If you think you are a conduit for negative work culture, Ask yourself a few questions so that you can determine IF or WHAT you need to change:

1) Do I give people a reason to have a poor perception of who I am professionally and personally?

2) Have I ever and am I currently referenced as someone who has a bad attitude?

3) Do I make excuses for my behavior or justifying my behavior?

4)  Is there a known “time of day” that I am most approachable? (i.e., you have to know when to approach Mary, she’s definitely not a morning person”)

5) Am I the source for gossip?  Do I routinely engage in negative conversation about my colleagues?  Could I be used as the face of the company to welcome new peers?

6) Have I been confronted by someone regarding my behavior or about something that I have directed toward them?  How did I react?

7) Do I have different work policies and practices depending on who I am supporting? Is my internal customer support as high as my external, lower, or the same?

8) Have I ever been embarrassed about my behavior but refused to apologize? Do I refuse to acknowledge my poor judgment?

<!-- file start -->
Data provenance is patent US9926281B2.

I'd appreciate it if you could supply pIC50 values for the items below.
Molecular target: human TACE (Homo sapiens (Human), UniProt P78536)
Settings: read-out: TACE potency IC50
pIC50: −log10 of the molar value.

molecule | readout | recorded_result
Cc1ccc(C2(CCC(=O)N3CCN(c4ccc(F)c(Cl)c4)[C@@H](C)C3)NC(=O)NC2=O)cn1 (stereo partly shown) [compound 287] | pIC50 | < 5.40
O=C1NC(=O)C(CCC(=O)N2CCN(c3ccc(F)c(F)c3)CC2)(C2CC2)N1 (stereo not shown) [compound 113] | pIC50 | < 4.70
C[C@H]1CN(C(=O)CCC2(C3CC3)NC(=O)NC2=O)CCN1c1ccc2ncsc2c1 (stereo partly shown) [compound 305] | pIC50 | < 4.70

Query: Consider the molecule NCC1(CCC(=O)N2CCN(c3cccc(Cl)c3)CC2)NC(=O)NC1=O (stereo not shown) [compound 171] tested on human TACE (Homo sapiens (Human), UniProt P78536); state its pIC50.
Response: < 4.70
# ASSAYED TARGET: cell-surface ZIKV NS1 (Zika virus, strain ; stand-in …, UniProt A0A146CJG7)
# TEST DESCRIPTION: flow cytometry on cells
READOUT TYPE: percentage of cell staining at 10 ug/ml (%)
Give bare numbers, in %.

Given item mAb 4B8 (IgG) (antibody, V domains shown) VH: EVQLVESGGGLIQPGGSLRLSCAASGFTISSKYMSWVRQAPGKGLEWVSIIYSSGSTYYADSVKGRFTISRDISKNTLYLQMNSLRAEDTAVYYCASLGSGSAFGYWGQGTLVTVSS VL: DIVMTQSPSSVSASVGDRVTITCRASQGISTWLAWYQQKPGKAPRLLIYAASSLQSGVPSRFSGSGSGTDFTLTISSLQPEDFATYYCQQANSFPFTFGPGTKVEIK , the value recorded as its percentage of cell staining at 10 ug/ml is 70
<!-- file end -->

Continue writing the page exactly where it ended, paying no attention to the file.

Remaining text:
9) Have I had poor interaction with more than one person with my behavior being questionable?

10) Do I ever think about being better? (Yes, would be a good thing.  No, is usually a sign of disillusionment).

While the title includes the cliché of “silly rabbit” and you know the ending, the correct term for someone carrying out personal vendettas by using a small amount of workplace power is “playing reindeer games”.  Remember that reindeer live on a harness and dirty behavior will provide the same limited movement in your career.  This is a lesson that we could ALL learn from.